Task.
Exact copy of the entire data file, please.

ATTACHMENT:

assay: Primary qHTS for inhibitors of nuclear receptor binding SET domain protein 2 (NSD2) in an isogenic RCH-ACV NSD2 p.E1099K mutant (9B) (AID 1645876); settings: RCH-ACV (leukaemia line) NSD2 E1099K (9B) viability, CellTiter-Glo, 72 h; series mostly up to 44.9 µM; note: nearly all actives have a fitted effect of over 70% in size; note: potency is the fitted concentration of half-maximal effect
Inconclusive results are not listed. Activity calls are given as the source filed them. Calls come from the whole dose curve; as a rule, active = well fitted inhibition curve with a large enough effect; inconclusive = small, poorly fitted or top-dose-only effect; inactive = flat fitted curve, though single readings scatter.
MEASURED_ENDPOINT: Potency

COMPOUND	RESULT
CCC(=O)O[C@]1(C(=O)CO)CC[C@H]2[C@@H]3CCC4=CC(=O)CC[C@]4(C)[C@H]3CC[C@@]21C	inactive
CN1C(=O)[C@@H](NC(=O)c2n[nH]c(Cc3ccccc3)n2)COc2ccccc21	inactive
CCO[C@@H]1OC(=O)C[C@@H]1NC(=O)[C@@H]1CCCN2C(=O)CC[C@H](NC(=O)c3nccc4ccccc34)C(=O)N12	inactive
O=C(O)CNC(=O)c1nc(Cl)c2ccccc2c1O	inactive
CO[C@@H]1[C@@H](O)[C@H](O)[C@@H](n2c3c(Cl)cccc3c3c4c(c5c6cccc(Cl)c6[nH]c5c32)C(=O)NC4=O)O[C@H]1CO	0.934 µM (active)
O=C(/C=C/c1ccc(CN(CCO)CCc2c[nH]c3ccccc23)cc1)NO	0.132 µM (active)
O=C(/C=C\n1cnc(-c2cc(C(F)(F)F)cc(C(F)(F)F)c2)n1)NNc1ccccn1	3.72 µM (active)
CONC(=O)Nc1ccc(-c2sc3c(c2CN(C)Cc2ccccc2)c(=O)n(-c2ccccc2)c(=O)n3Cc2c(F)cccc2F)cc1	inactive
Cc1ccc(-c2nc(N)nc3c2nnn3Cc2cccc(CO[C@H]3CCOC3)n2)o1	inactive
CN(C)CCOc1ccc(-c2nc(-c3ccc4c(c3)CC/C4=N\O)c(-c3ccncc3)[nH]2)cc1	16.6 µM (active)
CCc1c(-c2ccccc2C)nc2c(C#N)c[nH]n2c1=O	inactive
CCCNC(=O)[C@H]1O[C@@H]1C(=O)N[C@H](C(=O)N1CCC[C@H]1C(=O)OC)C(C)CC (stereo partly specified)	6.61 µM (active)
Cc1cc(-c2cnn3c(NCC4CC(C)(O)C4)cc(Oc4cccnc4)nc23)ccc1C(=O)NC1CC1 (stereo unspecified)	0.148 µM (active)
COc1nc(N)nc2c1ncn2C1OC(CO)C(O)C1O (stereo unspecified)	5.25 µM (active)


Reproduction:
assay: Primary qHTS for inhibitors of nuclear receptor binding SET domain protein 2 (NSD2) in an isogenic RCH-ACV NSD2 p.E1099K mutant (9B) (AID 1645876); settings: RCH-ACV (leukaemia line) NSD2 E1099K (9B) viability, CellTiter-Glo, 72 h; series mostly up to 44.9 µM; note: nearly all actives have a fitted effect of over 70% in size; note: potency is the fitted concentration of half-maximal effect
Inconclusive results are not listed. Activity calls are given as the source filed them. Calls come from the whole dose curve; as a rule, active = well fitted inhibition curve with a large enough effect; inconclusive = small, poorly fitted or top-dose-only effect; inactive = flat fitted curve, though single readings scatter.
MEASURED_ENDPOINT: Potency

COMPOUND	RESULT
CCC(=O)O[C@]1(C(=O)CO)CC[C@H]2[C@@H]3CCC4=CC(=O)CC[C@]4(C)[C@H]3CC[C@@]21C	inactive
CN1C(=O)[C@@H](NC(=O)c2n[nH]c(Cc3ccccc3)n2)COc2ccccc21	inactive
CCO[C@@H]1OC(=O)C[C@@H]1NC(=O)[C@@H]1CCCN2C(=O)CC[C@H](NC(=O)c3nccc4ccccc34)C(=O)N12	inactive
O=C(O)CNC(=O)c1nc(Cl)c2ccccc2c1O	inactive
CO[C@@H]1[C@@H](O)[C@H](O)[C@@H](n2c3c(Cl)cccc3c3c4c(c5c6cccc(Cl)c6[nH]c5c32)C(=O)NC4=O)O[C@H]1CO	0.934 µM (active)
O=C(/C=C/c1ccc(CN(CCO)CCc2c[nH]c3ccccc23)cc1)NO	0.132 µM (active)
O=C(/C=C\n1cnc(-c2cc(C(F)(F)F)cc(C(F)(F)F)c2)n1)NNc1ccccn1	3.72 µM (active)
CONC(=O)Nc1ccc(-c2sc3c(c2CN(C)Cc2ccccc2)c(=O)n(-c2ccccc2)c(=O)n3Cc2c(F)cccc2F)cc1	inactive
Cc1ccc(-c2nc(N)nc3c2nnn3Cc2cccc(CO[C@H]3CCOC3)n2)o1	inactive
CN(C)CCOc1ccc(-c2nc(-c3ccc4c(c3)CC/C4=N\O)c(-c3ccncc3)[nH]2)cc1	16.6 µM (active)
CCc1c(-c2ccccc2C)nc2c(C#N)c[nH]n2c1=O	inactive
CCCNC(=O)[C@H]1O[C@@H]1C(=O)N[C@H](C(=O)N1CCC[C@H]1C(=O)OC)C(C)CC (stereo partly specified)	6.61 µM (active)
Cc1cc(-c2cnn3c(NCC4CC(C)(O)C4)cc(Oc4cccnc4)nc23)ccc1C(=O)NC1CC1 (stereo unspecified)	0.148 µM (active)
COc1nc(N)nc2c1ncn2C1OC(CO)C(O)C1O (stereo unspecified)	5.25 µM (active)